By Rachel Swindle
We’re a week into Affordable Care Act (ACA) marketplace open enrollment, and it looks like the three newest marketplaces, Kentucky, Maine, and New Mexico, are off to a solid start. These three states successfully transitioned this year from the federal marketplace platform, HealthCare.gov, to a full state-based marketplace (SBM). They join fourteen other states and the District of Columbia in operating a SBM. From initial deliberations in state legislatures and executive branches to final approval from CMS, the transition away from the federal marketplace has taken time, effort, and an up-front investment in the new state-run platforms and other SBM infrastructure.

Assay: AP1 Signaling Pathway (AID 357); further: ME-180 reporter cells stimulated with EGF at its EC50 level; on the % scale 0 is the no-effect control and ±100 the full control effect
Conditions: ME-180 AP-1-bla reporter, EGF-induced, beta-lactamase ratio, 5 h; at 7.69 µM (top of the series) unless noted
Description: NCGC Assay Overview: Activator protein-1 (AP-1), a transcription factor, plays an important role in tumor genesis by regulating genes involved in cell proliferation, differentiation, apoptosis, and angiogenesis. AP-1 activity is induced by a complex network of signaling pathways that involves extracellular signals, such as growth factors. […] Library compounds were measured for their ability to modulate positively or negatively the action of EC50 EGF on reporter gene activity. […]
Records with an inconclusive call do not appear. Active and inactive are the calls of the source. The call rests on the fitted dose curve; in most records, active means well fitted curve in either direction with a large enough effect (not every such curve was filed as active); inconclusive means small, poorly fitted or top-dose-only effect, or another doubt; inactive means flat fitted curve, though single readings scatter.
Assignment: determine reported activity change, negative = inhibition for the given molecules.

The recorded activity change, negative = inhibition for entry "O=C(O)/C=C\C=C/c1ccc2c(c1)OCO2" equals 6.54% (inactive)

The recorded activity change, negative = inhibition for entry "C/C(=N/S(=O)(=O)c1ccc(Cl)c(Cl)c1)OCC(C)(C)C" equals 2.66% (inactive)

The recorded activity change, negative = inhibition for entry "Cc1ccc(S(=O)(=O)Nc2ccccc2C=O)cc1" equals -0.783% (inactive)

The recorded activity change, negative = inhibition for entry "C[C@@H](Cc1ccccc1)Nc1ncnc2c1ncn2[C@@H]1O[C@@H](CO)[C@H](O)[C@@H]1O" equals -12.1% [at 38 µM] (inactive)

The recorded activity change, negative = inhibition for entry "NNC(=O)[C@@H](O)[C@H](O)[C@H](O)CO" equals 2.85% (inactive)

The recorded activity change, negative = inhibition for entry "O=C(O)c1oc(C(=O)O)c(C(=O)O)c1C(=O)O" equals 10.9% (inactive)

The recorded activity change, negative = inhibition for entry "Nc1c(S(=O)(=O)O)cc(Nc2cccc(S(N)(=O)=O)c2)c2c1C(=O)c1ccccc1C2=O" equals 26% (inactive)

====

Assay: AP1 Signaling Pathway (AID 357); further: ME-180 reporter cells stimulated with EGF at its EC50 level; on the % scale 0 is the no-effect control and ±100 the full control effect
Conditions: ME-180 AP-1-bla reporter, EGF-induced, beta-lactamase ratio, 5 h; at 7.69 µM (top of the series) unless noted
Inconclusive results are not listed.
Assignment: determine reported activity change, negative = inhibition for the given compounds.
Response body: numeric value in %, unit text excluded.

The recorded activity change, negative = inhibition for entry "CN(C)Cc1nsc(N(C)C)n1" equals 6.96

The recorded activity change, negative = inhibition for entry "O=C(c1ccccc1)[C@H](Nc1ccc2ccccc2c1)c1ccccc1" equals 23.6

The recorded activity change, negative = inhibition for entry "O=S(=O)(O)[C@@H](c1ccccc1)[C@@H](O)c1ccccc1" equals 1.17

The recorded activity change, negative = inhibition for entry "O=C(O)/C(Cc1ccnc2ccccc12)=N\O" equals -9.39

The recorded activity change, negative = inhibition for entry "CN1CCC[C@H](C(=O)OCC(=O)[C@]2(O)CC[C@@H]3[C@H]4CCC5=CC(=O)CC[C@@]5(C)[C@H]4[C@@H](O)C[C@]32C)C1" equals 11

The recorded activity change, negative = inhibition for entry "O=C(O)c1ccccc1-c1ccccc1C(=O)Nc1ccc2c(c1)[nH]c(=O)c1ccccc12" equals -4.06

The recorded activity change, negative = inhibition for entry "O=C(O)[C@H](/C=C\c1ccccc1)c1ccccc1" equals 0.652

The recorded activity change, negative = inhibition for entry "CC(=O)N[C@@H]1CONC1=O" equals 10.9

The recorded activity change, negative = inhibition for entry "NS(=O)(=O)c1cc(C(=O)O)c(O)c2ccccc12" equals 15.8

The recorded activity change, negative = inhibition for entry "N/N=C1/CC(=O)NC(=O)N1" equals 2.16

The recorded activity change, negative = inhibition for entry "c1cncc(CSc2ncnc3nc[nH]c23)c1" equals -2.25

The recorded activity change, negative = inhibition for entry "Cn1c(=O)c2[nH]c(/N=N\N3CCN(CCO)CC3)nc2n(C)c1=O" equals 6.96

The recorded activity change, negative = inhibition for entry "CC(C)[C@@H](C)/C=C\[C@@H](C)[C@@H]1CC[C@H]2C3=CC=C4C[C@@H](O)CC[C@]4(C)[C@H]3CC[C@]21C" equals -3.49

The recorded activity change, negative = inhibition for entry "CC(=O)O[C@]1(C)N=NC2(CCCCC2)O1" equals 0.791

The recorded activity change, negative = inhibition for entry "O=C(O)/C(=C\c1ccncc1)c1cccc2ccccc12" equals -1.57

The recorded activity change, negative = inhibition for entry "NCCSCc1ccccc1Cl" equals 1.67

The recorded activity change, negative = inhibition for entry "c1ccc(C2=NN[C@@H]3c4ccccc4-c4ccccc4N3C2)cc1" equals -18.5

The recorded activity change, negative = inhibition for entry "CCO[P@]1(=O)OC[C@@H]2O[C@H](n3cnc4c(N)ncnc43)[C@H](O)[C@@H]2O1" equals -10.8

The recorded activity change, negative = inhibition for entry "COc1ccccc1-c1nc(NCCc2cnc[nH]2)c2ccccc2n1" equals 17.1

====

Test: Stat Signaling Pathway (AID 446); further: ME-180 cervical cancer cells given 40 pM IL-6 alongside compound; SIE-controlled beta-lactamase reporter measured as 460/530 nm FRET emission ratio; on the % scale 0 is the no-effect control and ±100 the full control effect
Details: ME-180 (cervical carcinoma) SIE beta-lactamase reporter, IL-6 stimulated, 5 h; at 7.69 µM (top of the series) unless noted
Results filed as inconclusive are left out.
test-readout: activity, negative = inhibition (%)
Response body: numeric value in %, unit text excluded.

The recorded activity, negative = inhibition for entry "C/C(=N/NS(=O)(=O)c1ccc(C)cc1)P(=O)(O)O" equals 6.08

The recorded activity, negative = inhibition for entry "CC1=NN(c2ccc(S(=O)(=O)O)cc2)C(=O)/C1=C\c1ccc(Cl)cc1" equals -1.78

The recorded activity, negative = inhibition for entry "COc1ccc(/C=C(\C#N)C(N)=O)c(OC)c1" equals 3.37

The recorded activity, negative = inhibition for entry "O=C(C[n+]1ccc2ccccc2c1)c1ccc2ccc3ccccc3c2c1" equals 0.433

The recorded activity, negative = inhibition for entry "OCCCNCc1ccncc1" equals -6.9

All three states making the move to a full SBM have experience running certain aspects of the ACA marketplace; despite using the federal platform, as SBMs on the federal platform (SBM-FP) they oversaw outreach, consumer assistance, and plan management. And for Kentucky, this is the second time that they are rolling out a SBM—their marketplace, Kynect, was in place at the launch of the ACA’s marketplaces. Former governor Matt Bevin eliminated Kynect in 2016, but upon taking office in 2019, current governor Andy Beshear opted to relaunch the state website in time for this year’s open enrollment period. Governor Janet Mills in Maine first announced interest in moving to a SBM in 2019, and the state took the interim step of running a SBM-FP for 2021. Just this fall the state gained CMS’ approval to complete the transition to full SBM status, as CoverME. New Mexico’s SBM—beWellnm—was actually authorized during the 2013 legislative session, but until this year the state continued to use HealthCare.gov for the individual market due to the upfront costs of establishing their marketplace.